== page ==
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Re: trust [was Re: Open Xlock as root]

On Thu, 9 Dec 1999, Pavel Kankovsky wrote:

> > So this has got me thinking. What would it take to implement trusted
> > path in Linux? What would it look like if we did have it?
> This chart assumes we have it. Anyway, I think it does not represent an
> ideal approach for other reasons. I will send a mail about it later.

Ok. The time has come. :)

The idea that initiated this discussion was to hack PAM to support xlock's
-allowroot option. The purpose of this option is to allow an administrator
terminate a running xlock in a convenient way. We assumed xlock is an
untrusted process controlled by the user who invoked it. This poses a
problem because there is no guarantee xlock will not abuse root's password
once it knows it. The proposed solution relied on two trusted helpers and
on (hypothetical) trusted path mechanism.

I believe the basic wrong thing with this scheme is this: xlock SHOULD be
a trusted program (I am speaking about xlock's core rather than about the
gizmos displaying flying and singing toasters and such things).

Here is a new chart:

             trusted      trusted     trusted
 person ---- terminal --- X server --- xlock --- PAM library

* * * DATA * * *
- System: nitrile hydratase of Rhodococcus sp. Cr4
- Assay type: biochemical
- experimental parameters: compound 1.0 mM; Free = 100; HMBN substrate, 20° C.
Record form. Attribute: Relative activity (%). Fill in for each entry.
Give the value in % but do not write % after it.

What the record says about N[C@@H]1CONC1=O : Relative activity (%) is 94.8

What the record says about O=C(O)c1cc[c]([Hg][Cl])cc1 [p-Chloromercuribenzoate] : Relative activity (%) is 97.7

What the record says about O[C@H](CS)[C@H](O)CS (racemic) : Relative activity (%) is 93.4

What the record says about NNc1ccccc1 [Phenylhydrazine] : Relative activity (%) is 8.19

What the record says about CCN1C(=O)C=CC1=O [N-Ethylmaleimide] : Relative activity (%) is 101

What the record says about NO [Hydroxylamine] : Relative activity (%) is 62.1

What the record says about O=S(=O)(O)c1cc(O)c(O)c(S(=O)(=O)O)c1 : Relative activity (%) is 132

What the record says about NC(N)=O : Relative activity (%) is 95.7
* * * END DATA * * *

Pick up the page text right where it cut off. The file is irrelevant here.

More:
hw              |         |
                                 effects  <---- optional
                               (untrusted)      for pie eaters :)

The reason lies in the basic function of xlock rather than in some
convenience feature. Let's assume I am a user and I want to leave my
terminal for a few minutes. I lock it with xlock. As soon as I leave the
room, Marvin, my sworn enemy (I apologize to all real Marvins out there),
approaches the terminal and makes it reboot (I bet terminals not allowing
persons in its vicinity to play with their power plugs are quite rare).
When the terminal restarts, Marvin logs on, runs his special version of
xlock, and leaves. I return, enter my password...I hope you can guess the
rest of the story. This means even the passwords of mortals should be
supplied to a trusted program via a trusted path.  This means a
substantial part of xlock should be trusted. QED.

--Pavel Kankovsky aka Peak  [ Boycott Microsoft--http://www.vcnet.com/bms ]
"Resistance is futile. Open your source code and prepare for assimilation."

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